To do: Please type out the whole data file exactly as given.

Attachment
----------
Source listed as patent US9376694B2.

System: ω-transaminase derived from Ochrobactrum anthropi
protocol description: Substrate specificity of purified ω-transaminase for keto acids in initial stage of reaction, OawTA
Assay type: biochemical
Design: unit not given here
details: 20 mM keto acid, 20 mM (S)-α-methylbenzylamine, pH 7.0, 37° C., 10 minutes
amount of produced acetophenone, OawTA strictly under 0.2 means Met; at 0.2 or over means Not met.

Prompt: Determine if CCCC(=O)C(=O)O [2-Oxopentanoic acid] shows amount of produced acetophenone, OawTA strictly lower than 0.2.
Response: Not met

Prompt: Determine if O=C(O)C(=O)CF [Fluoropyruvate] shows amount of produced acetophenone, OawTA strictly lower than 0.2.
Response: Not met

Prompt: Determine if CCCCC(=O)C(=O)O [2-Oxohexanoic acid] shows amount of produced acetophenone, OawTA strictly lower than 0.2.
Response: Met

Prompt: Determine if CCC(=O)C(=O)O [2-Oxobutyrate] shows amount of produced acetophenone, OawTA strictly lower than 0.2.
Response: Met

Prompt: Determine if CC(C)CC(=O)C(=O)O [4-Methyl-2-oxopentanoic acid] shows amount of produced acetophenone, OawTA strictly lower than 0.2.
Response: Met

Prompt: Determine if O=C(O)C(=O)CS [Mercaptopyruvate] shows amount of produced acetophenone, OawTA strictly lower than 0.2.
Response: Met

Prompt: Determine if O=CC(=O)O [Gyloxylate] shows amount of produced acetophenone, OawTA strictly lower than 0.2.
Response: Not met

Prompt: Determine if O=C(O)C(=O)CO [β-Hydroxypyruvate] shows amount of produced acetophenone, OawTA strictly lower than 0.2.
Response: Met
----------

Source listed as patent US9376694B2.

System: ω-transaminase derived from Ochrobactrum anthropi
protocol description: Substrate specificity of purified ω-transaminase for keto acids in initial stage of reaction, OawTA
Assay type: biochemical
Design: unit not given here
details: 20 mM keto acid, 20 mM (S)-α-methylbenzylamine, pH 7.0, 37° C., 10 minutes
amount of produced acetophenone, OawTA strictly under 0.2 means Met; at 0.2 or over means Not met.

Prompt: Determine if CCCC(=O)C(=O)O [2-Oxopentanoic acid] shows amount of produced acetophenone, OawTA strictly lower than 0.2.
Response: Not met

Prompt: Determine if O=C(O)C(=O)CF [Fluoropyruvate] shows amount of produced acetophenone, OawTA strictly lower than 0.2.
Response: Not met

Prompt: Determine if CCCCC(=O)C(=O)O [2-Oxohexanoic acid] shows amount of produced acetophenone, OawTA strictly lower than 0.2.
Response: Met

Prompt: Determine if CCC(=O)C(=O)O [2-Oxobutyrate] shows amount of produced acetophenone, OawTA strictly lower than 0.2.
Response: Met

Prompt: Determine if CC(C)CC(=O)C(=O)O [4-Methyl-2-oxopentanoic acid] shows amount of produced acetophenone, OawTA strictly lower than 0.2.
Response: Met

Prompt: Determine if O=C(O)C(=O)CS [Mercaptopyruvate] shows amount of produced acetophenone, OawTA strictly lower than 0.2.
Response: Met

Prompt: Determine if O=CC(=O)O [Gyloxylate] shows amount of produced acetophenone, OawTA strictly lower than 0.2.
Response: Not met

Prompt: Determine if O=C(O)C(=O)CO [β-Hydroxypyruvate] shows amount of produced acetophenone, OawTA strictly lower than 0.2.
Response: Met